The Illinois Online Network has developed educational resources to support online education. Their page on Learning Styles and the Online Environment provides a useful overview of how learning styles manifest themselves in the online environment. The page also provides links to quizzes for you to find out more about multiple intelligences and your own learning style.
For a more applied view of how students develop online learning strategies, read Roper’s (2007) article How Students Develop Online Learning Skills. Roper highlights seven strategies of successful online learners. The Illinois Online Network has also developed a portrait of What Makes a Successful Online Student that you may find interesting.
For an examination of Kolb’s learning styles in relation to online learning, read Richmond and Cumming’s (2005) article Implementing Kolb’s Learning Styles into Online Distance Education. This article investigates Kolb’s Experiential Learning theory, evaluates learning style research in online environments and how student learning styles can be considered in an online course.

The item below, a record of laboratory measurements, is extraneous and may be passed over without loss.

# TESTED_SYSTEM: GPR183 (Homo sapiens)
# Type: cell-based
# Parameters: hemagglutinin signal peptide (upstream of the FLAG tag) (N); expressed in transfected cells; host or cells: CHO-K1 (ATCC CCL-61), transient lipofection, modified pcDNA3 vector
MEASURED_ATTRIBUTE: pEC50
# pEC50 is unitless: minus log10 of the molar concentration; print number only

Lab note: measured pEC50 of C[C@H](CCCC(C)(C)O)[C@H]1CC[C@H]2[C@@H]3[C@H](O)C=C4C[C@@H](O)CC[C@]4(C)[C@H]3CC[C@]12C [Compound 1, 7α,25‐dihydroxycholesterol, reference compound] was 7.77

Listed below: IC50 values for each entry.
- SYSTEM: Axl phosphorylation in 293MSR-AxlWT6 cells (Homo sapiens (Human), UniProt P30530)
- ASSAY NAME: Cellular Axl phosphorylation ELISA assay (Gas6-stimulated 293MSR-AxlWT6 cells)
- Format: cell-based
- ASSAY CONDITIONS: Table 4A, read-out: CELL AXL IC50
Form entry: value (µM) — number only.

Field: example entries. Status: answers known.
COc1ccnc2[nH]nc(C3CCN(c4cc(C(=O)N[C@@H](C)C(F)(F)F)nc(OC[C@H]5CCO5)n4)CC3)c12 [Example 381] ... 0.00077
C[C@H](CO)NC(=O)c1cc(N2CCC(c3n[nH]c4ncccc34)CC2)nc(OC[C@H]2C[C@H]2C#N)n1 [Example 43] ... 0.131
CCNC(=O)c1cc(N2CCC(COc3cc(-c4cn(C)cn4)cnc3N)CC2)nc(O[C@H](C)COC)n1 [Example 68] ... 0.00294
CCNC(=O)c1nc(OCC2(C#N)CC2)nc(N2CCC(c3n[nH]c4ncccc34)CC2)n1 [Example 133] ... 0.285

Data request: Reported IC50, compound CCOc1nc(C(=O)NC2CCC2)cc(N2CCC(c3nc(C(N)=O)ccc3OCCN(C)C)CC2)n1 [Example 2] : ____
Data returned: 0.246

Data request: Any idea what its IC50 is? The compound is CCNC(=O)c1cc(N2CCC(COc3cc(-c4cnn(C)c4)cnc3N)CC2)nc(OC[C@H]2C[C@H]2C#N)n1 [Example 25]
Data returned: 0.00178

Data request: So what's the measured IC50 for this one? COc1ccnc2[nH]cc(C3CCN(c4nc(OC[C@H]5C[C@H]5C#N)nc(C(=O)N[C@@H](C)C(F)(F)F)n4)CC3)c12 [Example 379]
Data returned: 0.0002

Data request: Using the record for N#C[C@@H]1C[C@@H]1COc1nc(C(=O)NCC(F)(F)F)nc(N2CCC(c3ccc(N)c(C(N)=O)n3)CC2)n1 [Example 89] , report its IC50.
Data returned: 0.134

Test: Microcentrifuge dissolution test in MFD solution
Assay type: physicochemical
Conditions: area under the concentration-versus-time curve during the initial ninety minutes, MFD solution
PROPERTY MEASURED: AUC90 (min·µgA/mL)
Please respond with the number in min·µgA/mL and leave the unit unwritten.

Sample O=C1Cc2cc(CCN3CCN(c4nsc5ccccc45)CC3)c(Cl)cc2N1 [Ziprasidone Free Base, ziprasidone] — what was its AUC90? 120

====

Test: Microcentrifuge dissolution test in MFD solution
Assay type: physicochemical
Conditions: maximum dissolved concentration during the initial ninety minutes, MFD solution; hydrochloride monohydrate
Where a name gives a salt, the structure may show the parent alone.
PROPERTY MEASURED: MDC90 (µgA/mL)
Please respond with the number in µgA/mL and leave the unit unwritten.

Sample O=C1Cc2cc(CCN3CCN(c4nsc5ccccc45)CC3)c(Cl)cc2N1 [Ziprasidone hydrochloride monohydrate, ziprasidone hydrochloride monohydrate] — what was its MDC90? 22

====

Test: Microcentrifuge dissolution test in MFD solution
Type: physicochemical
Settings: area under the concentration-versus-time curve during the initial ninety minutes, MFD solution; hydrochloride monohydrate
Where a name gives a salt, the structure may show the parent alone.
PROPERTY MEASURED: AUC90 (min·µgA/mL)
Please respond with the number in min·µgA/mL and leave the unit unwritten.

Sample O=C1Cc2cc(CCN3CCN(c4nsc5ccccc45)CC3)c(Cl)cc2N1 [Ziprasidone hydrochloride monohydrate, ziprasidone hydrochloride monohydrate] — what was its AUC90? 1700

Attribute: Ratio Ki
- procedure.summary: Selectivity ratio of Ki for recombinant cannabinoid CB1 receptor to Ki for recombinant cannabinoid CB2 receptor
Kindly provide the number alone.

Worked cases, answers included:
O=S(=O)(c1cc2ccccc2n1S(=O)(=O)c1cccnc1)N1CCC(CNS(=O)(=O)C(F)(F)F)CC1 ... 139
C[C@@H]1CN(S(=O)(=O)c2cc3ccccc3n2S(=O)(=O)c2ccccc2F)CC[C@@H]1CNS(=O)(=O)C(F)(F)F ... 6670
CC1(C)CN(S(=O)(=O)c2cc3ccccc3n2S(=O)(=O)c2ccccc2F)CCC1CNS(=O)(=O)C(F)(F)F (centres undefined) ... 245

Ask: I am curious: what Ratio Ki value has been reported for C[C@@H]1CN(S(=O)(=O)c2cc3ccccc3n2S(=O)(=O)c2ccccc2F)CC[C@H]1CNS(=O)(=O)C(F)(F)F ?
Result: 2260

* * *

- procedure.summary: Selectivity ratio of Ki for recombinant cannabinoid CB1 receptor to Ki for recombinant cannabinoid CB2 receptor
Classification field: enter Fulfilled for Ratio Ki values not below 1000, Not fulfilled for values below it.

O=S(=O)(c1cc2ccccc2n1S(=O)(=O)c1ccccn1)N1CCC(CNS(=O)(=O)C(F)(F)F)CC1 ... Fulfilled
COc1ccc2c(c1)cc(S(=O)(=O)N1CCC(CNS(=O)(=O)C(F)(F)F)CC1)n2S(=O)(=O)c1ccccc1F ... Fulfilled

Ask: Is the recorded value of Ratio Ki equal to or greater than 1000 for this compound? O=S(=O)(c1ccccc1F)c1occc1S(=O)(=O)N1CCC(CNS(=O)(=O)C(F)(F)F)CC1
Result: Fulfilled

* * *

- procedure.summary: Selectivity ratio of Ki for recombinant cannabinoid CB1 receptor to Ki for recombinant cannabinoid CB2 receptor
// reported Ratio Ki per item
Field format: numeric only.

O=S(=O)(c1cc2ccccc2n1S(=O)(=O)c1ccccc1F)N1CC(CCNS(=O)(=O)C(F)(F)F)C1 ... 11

Various pedagogical theories/models have defined distance education curriculum development over the years. Dr. Terry Anderson, in a 2010 CIDER session entitled “Three Generations of Distance Education Pedagogy,” talks about the challenges and opportunity afforded by the behavioural/cognitive, constructivist and connectivist models, with a focus on the emergent development of connectivism.
In a problem-based approach, small groups work together to solve challenging, open-ended problems. This collaboration is facilitated by the instructor, whether online or face to face.